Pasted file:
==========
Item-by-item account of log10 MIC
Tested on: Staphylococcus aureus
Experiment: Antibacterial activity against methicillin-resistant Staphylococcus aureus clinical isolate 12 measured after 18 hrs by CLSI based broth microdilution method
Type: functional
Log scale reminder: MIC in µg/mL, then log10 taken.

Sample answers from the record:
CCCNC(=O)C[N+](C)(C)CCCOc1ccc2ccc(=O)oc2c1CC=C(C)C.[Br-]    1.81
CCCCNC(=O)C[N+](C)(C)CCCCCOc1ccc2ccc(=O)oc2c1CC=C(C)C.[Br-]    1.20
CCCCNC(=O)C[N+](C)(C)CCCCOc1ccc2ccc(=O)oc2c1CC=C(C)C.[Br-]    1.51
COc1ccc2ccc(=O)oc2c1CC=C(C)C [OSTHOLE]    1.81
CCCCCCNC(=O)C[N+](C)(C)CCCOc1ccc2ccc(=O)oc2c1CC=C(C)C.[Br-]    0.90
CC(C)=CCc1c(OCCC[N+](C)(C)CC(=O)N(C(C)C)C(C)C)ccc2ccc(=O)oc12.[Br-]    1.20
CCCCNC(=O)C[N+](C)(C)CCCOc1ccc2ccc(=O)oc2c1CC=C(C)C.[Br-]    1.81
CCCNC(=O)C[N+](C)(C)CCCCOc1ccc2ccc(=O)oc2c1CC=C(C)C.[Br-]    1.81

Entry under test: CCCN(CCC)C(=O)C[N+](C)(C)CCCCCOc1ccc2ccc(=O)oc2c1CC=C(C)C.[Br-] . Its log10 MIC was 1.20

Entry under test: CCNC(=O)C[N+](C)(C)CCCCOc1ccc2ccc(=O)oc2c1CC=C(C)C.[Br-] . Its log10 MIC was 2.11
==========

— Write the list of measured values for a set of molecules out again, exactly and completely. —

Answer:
Item-by-item account of log10 MIC
Tested on: Staphylococcus aureus
Experiment: Antibacterial activity against methicillin-resistant Staphylococcus aureus clinical isolate 12 measured after 18 hrs by CLSI based broth microdilution method
Type: functional
Log scale reminder: MIC in µg/mL, then log10 taken.

Sample answers from the record:
CCCNC(=O)C[N+](C)(C)CCCOc1ccc2ccc(=O)oc2c1CC=C(C)C.[Br-]    1.81
CCCCNC(=O)C[N+](C)(C)CCCCCOc1ccc2ccc(=O)oc2c1CC=C(C)C.[Br-]    1.20
CCCCNC(=O)C[N+](C)(C)CCCCOc1ccc2ccc(=O)oc2c1CC=C(C)C.[Br-]    1.51
COc1ccc2ccc(=O)oc2c1CC=C(C)C [OSTHOLE]    1.81
CCCCCCNC(=O)C[N+](C)(C)CCCOc1ccc2ccc(=O)oc2c1CC=C(C)C.[Br-]    0.90
CC(C)=CCc1c(OCCC[N+](C)(C)CC(=O)N(C(C)C)C(C)C)ccc2ccc(=O)oc12.[Br-]    1.20
CCCCNC(=O)C[N+](C)(C)CCCOc1ccc2ccc(=O)oc2c1CC=C(C)C.[Br-]    1.81
CCCNC(=O)C[N+](C)(C)CCCCOc1ccc2ccc(=O)oc2c1CC=C(C)C.[Br-]    1.81

Entry under test: CCCN(CCC)C(=O)C[N+](C)(C)CCCCCOc1ccc2ccc(=O)oc2c1CC=C(C)C.[Br-] . Its log10 MIC was 1.20

Entry under test: CCNC(=O)C[N+](C)(C)CCCCOc1ccc2ccc(=O)oc2c1CC=C(C)C.[Br-] . Its log10 MIC was 2.11